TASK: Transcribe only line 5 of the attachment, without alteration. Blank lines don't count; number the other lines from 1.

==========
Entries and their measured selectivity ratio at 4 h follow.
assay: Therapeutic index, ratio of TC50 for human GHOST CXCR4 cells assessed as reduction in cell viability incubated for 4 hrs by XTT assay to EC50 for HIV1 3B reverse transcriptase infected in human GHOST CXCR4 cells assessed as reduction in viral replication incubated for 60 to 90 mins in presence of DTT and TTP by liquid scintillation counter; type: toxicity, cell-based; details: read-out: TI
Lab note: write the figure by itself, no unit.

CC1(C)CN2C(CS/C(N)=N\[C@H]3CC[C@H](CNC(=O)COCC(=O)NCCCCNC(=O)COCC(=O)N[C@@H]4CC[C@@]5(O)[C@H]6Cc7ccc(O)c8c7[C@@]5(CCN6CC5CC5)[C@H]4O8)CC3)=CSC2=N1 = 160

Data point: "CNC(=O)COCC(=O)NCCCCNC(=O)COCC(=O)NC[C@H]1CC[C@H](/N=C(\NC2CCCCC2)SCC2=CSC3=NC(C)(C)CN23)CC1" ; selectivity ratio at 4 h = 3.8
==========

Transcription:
Data point: "CNC(=O)COCC(=O)NCCCCNC(=O)COCC(=O)NC[C@H]1CC[C@H](/N=C(\NC2CCCCC2)SCC2=CSC3=NC(C)(C)CN23)CC1" ; selectivity ratio at 4 h = 3.8